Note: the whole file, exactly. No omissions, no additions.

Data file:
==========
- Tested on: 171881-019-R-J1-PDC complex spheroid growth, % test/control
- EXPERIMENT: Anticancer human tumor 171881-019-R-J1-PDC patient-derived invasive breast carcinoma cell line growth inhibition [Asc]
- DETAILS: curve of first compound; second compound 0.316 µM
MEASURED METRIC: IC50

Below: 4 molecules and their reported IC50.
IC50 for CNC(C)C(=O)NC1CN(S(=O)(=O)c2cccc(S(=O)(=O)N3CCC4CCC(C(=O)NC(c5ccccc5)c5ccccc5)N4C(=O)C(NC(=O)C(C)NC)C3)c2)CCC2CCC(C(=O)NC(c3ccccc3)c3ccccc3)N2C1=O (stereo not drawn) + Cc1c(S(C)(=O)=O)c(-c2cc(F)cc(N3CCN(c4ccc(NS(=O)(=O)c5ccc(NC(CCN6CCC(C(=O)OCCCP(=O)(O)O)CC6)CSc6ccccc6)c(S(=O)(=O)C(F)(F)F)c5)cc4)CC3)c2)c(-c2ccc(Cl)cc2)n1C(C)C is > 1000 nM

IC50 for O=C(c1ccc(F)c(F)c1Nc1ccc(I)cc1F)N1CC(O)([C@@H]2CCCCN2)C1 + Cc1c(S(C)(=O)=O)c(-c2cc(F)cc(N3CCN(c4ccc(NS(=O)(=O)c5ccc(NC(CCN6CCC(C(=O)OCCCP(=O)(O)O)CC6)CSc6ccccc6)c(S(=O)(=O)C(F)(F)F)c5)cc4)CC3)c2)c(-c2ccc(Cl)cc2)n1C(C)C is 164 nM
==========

- Tested on: 171881-019-R-J1-PDC complex spheroid growth, % test/control
- EXPERIMENT: Anticancer human tumor 171881-019-R-J1-PDC patient-derived invasive breast carcinoma cell line growth inhibition [Asc]
- DETAILS: curve of first compound; second compound 0.316 µM
MEASURED METRIC: IC50

Below: 4 molecules and their reported IC50.
IC50 for CNC(C)C(=O)NC1CN(S(=O)(=O)c2cccc(S(=O)(=O)N3CCC4CCC(C(=O)NC(c5ccccc5)c5ccccc5)N4C(=O)C(NC(=O)C(C)NC)C3)c2)CCC2CCC(C(=O)NC(c3ccccc3)c3ccccc3)N2C1=O (stereo not drawn) + Cc1c(S(C)(=O)=O)c(-c2cc(F)cc(N3CCN(c4ccc(NS(=O)(=O)c5ccc(NC(CCN6CCC(C(=O)OCCCP(=O)(O)O)CC6)CSc6ccccc6)c(S(=O)(=O)C(F)(F)F)c5)cc4)CC3)c2)c(-c2ccc(Cl)cc2)n1C(C)C is > 1000 nM

IC50 for O=C(c1ccc(F)c(F)c1Nc1ccc(I)cc1F)N1CC(O)([C@@H]2CCCCN2)C1 + Cc1c(S(C)(=O)=O)c(-c2cc(F)cc(N3CCN(c4ccc(NS(=O)(=O)c5ccc(NC(CCN6CCC(C(=O)OCCCP(=O)(O)O)CC6)CSc6ccccc6)c(S(=O)(=O)C(F)(F)F)c5)cc4)CC3)c2)c(-c2ccc(Cl)cc2)n1C(C)C is 164 nM